Infertility

2 March 2017.

Note: Infertility is not exactly a hormone-related symptom, but it is connected to the menstrual cycle and associated conditions such as Polycystic Ovary Syndrome (PCOS).

Infertility is when a heterosexual couple can’t get pregnant (conceive), despite having regular unprotected sex. About 84% of heterosexual couples will conceive naturally within one year if they have regular unprotected sex (every two or three days) [1].

Infertility is only usually diagnosed when such a couple haven’t managed to conceive after one year of trying. There are many possible causes of infertility, however, in a quarter of cases it isn’t possible to identify the cause.

Risk factors;

  • age – female fertility and male fertility decline with age
  • weight – being overweight or obese (having a body mass index (BMI) of 30 or over) reduces fertility; in women, being overweight or severely underweight can affect ovulation
  • sexually transmitted infections (STIs) – several STIs, including chlamydia, can affect fertility
  • smoking – can affect fertility in both sexes: smoking (including passive smoking) affects a woman’s chance of conceiving, while in men there’s an association between smoking and reduced semen quality; read more about quitting smoking
  • alcohol – for women planning to get pregnant, the safest approach is not to drink alcohol at all to keep risks to your baby to a minimum; for men, drinking too much alcohol can affect the quality of sperm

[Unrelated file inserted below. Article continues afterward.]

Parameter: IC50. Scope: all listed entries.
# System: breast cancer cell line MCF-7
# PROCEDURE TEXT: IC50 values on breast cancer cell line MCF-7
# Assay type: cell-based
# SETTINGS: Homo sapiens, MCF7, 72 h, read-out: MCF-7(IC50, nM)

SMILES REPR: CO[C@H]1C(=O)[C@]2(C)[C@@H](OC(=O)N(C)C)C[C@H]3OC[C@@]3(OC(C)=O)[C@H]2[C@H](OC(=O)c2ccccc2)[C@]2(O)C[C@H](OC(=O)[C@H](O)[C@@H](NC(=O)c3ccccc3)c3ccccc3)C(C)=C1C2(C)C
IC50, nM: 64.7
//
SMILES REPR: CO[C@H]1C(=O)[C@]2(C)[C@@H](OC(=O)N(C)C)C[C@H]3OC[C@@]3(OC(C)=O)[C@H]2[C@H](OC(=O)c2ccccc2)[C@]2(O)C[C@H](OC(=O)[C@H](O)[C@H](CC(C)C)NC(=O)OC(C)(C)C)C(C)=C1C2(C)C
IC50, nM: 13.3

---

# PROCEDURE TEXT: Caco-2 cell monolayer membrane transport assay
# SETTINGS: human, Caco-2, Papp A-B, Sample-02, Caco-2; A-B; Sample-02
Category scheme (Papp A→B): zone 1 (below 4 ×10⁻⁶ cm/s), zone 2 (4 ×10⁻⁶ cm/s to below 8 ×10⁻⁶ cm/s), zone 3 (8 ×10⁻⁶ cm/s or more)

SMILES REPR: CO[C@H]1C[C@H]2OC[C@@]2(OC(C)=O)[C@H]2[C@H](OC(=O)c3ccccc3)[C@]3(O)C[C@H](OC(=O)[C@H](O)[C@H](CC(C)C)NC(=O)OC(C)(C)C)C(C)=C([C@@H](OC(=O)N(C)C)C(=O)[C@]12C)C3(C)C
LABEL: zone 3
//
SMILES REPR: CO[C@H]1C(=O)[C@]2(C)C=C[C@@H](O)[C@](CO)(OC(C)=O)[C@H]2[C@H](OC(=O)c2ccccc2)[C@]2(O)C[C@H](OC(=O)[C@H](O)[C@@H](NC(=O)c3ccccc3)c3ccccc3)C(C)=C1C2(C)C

• environmental factors – exposure to certain pesticides, solvents and metals has been shown to affect fertility, particularly in men
  • stress – can affect your relationship with your partner and cause low libido; in severe cases, stress may also affect ovulation and sperm production

Infertility in people with a menstrual cycle can also be caused by several hormone-related conditions e.g. Polycystic Ovary Syndrome (PCOS), endometriosis, fibroids, or thyroid problems (over or under-active) [1].

Main symptoms: Lack of conception (pregnancy) after at least 1 year of regular unprotected heterosexual sex.


Causes of female infertility [1]…

1. Ovulation– Female infertility is most commonly caused by problems with ovulation, the monthly release of an egg. Some problems stop an egg being released at all, while others prevent an egg being released during some cycles but not others [1].

Ovulation problems can be a result of:

2. Scarring from surgery- Pelvic surgery can damage and scar the fallopian tubes, which link the ovaries to the womb. Cervical surgery can also sometimes cause scarring or shorten the neck of the womb (the cervix) [1].

3. Cervical mucus problems- When you’re ovulating, mucus in your cervix becomes thinner so sperm can swim through it more easily. If there’s a problem with the mucus, it can make it harder to conceive [1].

4. Fibroids– Non-cancerous growths called fibroids in or around the womb can affect fertility. In some cases, they may prevent a fertilised egg attaching itself to the womb, or they may block a fallopian tube [1].

5. Endometriosis- a condition where small pieces of the womb lining (the endometrium) start growing in other places, such as the ovaries. This can damage the ovaries or fallopian tubes and cause fertility problems [1].